The Immigration Hustle: A New Class War on the Besieged Middle Class
Both parties, at the direction of their donors, are turning their backs on the American working class, writes Lloyd Green.
The comprehensive immigration bill that passed the Senate, with the strong support of President Obama, is an attack on the American working class. It is also a sop to each party’s donor base and a wholesale embrace of cheap labor.
The legislation crafted by New York Democrat Chuck Schumer and Florida Republican Marco Rubio looks to grow the economy by suppressing take-home pay for those workers least able to afford it. Under their bill, “average wages would be slightly lower than under current law through 2024,” according to the Congressional Budget Office. So American workers, who have been battered by three decades of wage stagnation and now by a recent payroll-tax hike, are being asked to take still another decade for the team. Meanwhile, the stock market flirts with new records.
In the fifth year of the Obama era, this is not your father’s Democratic Party. New Deal? Fair Deal? Happy days are here again? Not so much.
At the same time that the president and the Senate majority leader proceed to claim that open borders are essential for the GOP’s future, the administration signals its hostility toward economic expansion and the development of energy resources. In other words, those newly legalized Americans should not be absorbed into booming projects that would push the United States in the direction of growth, energy independence, and preeminence. Instead, they would be steered toward low-wage service work: country-club maintenance, blue-state suburban-lawn preservation, and the urban nanny sisterhood.
Just ask New York City Mayor Michael Bloomberg. He’ll tell you. He’ll explain the dynamics of this new class war. All you have to do is listen.
According to the mayor, golf greens and their rich patrons would suffer without cheap labor. In a 2006 radio interview, Bloomberg pointed out, “You and I both play golf. Who takes care of the greens and the fairways in your golf course?” He went on: “You and I are beneficiaries of these jobs.”
Like many backers of the Senate bill, Bloomberg is rich, but no one would confuse him with FDR. In Bloomberg’s view, New York City is “a high-end product, maybe even a luxury product.” Man of the people? Not exactly.
And in that vein, omnibus immigration reform is but another iteration of the Obama campaign playbook—a pincer movement by coastal and high-end America against the middle of the country and the working class. In this view of life, helping those on the lowest rungs of the social ladder is ennobling—to the helpers—but extending a hand to struggling workaday America is simply déclassé or worse.
In all fairness, however, immigration reform is not just an elite Democratic goal, it is also one shared by the Republican elites, as noted by The Washington Post’s Chris Cillizza and Sean Sullivan. And what the GOP donor base wants, the GOP donor base usually gets, courtesy of those who do their bidding, such as Rep. Paul Ryan.
Ryan is the point man for immigration reform in an otherwise skeptical House Republican Conference. Apparently, Ryan would do to America’s workers what he’d like to do to America’s near seniors: make them do with less after a lifetime of work. So, Mr. and Mrs. Six-Pack, you get less later—and less now.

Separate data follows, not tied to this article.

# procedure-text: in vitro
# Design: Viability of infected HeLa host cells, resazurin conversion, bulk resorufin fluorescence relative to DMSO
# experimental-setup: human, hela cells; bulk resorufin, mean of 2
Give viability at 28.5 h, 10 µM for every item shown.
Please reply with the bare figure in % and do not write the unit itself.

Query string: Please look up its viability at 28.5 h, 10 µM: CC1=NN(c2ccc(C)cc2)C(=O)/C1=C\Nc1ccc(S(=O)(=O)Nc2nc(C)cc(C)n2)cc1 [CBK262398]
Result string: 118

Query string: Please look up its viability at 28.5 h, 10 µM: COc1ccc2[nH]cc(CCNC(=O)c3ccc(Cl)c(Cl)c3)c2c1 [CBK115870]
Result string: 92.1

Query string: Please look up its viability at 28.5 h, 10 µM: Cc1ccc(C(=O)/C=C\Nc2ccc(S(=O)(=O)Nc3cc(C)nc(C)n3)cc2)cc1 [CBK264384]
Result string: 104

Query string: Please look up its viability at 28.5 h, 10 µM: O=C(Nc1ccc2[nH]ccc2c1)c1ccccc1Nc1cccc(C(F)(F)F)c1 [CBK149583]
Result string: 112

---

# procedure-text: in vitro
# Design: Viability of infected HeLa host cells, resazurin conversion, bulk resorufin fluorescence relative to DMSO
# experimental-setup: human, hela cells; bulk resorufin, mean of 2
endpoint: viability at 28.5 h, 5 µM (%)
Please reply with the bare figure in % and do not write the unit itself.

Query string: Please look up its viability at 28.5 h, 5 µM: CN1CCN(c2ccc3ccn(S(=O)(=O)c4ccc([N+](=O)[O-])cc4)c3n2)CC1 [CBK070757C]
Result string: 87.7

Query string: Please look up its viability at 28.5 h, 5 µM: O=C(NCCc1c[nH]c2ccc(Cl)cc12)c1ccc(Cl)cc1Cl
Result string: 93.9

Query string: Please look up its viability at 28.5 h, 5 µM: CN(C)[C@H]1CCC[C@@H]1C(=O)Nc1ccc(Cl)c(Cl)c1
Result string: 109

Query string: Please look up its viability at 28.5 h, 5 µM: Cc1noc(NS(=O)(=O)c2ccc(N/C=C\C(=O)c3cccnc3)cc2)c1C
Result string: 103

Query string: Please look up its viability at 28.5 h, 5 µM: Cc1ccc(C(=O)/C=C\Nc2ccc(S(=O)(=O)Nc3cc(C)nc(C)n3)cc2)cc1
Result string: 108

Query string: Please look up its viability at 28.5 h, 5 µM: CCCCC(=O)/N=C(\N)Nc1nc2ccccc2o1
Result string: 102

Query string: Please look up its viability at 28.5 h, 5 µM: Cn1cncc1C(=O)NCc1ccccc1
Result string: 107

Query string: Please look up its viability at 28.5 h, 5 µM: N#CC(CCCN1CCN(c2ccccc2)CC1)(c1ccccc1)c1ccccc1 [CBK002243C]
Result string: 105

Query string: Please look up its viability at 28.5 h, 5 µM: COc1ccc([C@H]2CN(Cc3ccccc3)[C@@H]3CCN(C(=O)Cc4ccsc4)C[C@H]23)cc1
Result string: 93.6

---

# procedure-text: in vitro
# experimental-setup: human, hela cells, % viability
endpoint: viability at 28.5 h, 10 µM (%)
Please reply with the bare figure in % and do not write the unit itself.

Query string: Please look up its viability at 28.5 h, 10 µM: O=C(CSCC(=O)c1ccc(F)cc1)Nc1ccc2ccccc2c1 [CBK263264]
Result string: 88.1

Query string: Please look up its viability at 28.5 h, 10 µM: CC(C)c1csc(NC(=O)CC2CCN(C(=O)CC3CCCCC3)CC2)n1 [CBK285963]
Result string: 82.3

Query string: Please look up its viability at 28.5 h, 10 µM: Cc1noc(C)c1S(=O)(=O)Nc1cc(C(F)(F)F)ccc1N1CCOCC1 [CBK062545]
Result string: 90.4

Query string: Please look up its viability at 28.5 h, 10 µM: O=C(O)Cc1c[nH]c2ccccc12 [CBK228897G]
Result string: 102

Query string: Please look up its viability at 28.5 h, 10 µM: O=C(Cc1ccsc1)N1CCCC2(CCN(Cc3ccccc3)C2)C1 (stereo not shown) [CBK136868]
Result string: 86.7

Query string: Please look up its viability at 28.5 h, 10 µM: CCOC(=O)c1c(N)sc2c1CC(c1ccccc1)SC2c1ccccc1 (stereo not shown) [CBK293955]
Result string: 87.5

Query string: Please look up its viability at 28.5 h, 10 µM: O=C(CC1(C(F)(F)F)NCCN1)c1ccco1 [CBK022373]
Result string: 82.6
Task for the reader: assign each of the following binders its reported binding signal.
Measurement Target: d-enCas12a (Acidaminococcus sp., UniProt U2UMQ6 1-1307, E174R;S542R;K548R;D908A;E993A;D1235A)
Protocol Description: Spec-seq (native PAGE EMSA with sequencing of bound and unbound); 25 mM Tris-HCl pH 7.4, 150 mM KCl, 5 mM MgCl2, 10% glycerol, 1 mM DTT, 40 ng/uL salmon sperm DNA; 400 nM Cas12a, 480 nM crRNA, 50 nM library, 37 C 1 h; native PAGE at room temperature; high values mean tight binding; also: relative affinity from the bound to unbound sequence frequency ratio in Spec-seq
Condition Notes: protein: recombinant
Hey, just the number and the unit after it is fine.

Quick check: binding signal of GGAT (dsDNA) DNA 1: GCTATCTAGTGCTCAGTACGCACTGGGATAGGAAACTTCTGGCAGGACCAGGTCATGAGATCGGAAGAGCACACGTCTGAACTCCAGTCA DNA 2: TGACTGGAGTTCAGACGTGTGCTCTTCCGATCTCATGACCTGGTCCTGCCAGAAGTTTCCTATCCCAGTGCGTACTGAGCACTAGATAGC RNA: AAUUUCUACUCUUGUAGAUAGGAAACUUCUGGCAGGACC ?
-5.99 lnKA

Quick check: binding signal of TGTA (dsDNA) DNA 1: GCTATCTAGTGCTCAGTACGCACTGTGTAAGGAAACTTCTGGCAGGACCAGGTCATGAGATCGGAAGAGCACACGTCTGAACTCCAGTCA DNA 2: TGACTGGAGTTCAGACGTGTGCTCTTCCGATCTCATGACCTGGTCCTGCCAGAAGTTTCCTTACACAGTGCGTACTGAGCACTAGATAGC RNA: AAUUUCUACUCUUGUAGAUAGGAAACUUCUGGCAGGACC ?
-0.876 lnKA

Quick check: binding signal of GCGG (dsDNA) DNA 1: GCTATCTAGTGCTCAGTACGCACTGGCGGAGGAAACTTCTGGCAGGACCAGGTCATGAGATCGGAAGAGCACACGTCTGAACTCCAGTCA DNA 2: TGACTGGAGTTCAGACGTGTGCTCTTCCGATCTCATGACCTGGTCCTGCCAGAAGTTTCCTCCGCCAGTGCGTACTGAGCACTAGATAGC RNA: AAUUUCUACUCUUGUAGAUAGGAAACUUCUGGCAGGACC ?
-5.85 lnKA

Discounting working and middle America is a failed strategy for Republicans, as illustrated by last November’s results. Romney lost running mate Paul Ryan’s home state of Wisconsin, an indicator that Ryan is more popular among Republican contributors than in his hometown of Janesville. Overall, the Republican ticket struggled to eke out a plurality of Northern, white, working-class voters, voters who were rightfully offended by Mitt Romney’s simultaneous support for TARP and opposition to the automobile-industry rescue—voters who once were at the core of the modern GOP’s coalition.
Unlike their Democrats counterparts, many Republicans can’t even manage to fake caring about folks outside their party’s donor base.
Immigration has now become the latest example of the GOP ignoring its voting base. Silicon Valley and the denizens of Gucci Gulch are clamoring for a comprehensive fix, but Middle America does not view immigration as a national imperative. In fact, Middle America is poised to be hurt more than helped by this attempt at bipartisanship insofar as immigration will further test an already strained social-safety net and drag down already-stagnant wages.
According to Harvard immigration expert George Borjas, immigration affects workers “primarily, but by no means exclusively, at the bottom end of the skill distribution, doing low-wage jobs that require modest levels of education.” As David Frum explained, “Whatever else you say about the U.S. economy of the 21st century, it cannot be described as suffering from labor shortages. Yet however little workers earn, there is always somebody who wishes they earned even less.” On Thursday jobless claims rose to a two-month high.
Michael Lind of the New America Foundation zero–summed up the situation this way: “You can have a high-wage social-democratic welfare state, or you can have unlimited immigration—but you can’t have both.” With 116 million Americans holding full-time jobs and more than 110 million Americans receiving food or disability benefits, Lind clearly has a point. Given these numbers, Republicans might cheer the collapse of the social-democratic welfare state. The mystery is why Democrats seem to like it so much.
With Obamacare looking ever more like an open-ended train wreck and employment still below its pre-recession peak, absorbing a round of low-wage workers does not seem like the way to improve living standards for all. The president, Chuck Schumer and Paul Ryan don’t seem to care, and so the question is, does the House? We’ll know shortly.